Ever Wonder How Solar Panels Produce Electricity?

Ever Wonder How Solar Panels Produce Electricity?

Electricity: it may seem mysterious since it’s invisible to most of the senses (except touch), but you can still get the gist of how solar panels work without being a science expert. A standard solar array is a relatively simple unit, consisting of solar panels, a power inverter, and some electrical wiring. It’s the actual conversion of light into electricity that’s both amazing and complex.

#1 How the Solar Array Works

First, visualize the complete system: light travels from the sun and strikes the solar array on your roof. A reaction takes place that creates an electrical current (direct current or DC electricity). The newly created DC current travels through electrical wiring from the panel to the solar power inverter (usually located in the garage). It’s the inverter that makes solar energy usable by converting DC current into AC current (that’s what your lights, hair-dryer, washing machine, and everything else in your home runs on). Once it passes the inverter, your 100% solar-panel produced AC electricity is available for all your home appliances or, if you don’t need the power, it’s passed on to the electrical grid.

#2 How Solar Panels Create Electricity

While we aren’t going to get into the hard science here (think Einstein and Quantum Physics), we’ll cover the basics: first, solar energy from the sun strikes the solar panel. Each panel is composed of smaller units called solar cells, which vary in number depending on the size and type of solar panel. A solar cell is a relatively thin wafer, about the circumference of a donut, and composed of several layers of semi-conducting material, like silicon. If you look closely at a solar panel you can usually see the individual solar cells.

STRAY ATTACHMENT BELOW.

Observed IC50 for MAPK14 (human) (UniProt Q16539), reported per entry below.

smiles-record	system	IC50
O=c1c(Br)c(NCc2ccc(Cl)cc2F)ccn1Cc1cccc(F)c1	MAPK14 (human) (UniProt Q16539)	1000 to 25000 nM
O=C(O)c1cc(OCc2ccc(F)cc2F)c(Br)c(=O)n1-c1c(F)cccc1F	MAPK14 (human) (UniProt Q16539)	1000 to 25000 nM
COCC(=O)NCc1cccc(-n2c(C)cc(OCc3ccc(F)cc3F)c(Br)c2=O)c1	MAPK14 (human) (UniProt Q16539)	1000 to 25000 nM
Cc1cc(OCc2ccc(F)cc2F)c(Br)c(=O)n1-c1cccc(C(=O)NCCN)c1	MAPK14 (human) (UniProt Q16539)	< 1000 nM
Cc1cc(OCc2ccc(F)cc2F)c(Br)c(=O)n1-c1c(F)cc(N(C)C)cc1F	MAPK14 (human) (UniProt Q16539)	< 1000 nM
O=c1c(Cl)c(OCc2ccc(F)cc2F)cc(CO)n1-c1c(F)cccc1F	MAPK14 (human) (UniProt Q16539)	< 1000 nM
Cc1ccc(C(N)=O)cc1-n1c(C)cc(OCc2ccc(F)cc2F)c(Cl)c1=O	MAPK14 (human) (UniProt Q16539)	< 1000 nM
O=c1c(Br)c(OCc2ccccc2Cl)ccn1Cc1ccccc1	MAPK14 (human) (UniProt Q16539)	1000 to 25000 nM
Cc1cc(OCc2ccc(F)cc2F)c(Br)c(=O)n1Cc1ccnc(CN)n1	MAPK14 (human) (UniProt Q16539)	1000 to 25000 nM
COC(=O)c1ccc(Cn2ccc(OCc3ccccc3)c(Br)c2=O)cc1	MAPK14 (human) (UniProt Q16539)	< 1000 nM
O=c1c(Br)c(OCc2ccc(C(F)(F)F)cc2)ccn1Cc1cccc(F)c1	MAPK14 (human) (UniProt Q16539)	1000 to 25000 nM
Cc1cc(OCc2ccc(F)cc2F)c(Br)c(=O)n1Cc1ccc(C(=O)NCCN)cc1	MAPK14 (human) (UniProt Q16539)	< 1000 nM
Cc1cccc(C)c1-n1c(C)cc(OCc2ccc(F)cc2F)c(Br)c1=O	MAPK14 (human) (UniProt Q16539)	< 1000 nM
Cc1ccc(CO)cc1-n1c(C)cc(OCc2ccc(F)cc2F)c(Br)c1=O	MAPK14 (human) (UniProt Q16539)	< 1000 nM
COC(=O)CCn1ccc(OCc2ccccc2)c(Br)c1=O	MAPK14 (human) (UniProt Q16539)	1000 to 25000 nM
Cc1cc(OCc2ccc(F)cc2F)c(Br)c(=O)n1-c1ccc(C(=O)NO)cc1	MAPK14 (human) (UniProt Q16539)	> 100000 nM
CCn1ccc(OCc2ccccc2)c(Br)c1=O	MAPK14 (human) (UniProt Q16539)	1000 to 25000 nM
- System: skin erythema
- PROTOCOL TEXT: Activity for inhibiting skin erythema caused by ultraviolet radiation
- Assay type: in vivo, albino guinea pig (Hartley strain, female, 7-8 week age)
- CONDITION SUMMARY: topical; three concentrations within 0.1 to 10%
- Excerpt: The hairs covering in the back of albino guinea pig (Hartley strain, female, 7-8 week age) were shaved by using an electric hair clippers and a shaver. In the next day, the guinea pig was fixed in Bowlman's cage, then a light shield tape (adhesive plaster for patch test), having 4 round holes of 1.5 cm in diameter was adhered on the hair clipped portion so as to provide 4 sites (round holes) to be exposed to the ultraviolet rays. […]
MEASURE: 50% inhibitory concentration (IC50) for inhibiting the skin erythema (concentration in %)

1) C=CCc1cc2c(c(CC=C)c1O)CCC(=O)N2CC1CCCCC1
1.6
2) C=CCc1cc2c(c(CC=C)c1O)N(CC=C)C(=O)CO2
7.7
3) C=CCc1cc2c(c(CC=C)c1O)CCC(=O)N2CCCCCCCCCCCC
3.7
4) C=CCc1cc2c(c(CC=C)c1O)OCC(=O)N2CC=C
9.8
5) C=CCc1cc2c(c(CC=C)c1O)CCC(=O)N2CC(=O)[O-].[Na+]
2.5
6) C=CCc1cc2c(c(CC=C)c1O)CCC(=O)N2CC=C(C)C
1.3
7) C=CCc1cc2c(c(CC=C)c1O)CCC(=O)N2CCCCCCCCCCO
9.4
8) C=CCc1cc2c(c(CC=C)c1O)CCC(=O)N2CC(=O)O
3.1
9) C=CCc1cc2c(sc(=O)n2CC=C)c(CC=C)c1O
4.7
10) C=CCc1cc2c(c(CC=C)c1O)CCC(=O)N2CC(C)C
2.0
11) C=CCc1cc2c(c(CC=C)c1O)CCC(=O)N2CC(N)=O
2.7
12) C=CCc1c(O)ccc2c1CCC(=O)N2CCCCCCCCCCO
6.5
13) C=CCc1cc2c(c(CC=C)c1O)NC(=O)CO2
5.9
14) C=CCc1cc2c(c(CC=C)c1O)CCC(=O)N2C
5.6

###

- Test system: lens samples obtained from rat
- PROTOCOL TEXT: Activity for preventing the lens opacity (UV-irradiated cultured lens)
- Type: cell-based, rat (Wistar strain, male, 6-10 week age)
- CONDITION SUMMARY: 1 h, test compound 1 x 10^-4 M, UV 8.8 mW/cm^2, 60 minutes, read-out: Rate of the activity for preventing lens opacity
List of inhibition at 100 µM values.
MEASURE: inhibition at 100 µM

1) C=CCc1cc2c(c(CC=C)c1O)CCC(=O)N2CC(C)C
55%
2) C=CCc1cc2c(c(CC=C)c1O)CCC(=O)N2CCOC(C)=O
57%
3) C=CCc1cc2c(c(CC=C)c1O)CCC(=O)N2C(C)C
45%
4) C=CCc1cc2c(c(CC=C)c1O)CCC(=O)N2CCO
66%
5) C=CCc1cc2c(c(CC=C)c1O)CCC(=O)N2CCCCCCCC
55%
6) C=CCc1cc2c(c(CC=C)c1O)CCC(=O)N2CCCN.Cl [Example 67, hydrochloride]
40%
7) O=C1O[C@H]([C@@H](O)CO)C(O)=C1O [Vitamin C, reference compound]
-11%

As sunlight strikes the cell, it excites the negatively-charged electrons in the material. Each cell is designed to facilitate electron-flow in one direction, creating a direct (DC) current through the panel. The solar cells in the panel are linked together, which means the more cells you have the greater the power capacity of the panel. The total solar system output is determined by the number of solar panels linked together in the system.

While the inner-workings of the semiconducting material in solar cells is a little mysterious, this should be enough information to understand how the panels function and make up a complete home solar array. If you’d like to learn more, I’d suggest doing a little research on the “photoelectric effect” and the semi-conducting materials found in solar cells.

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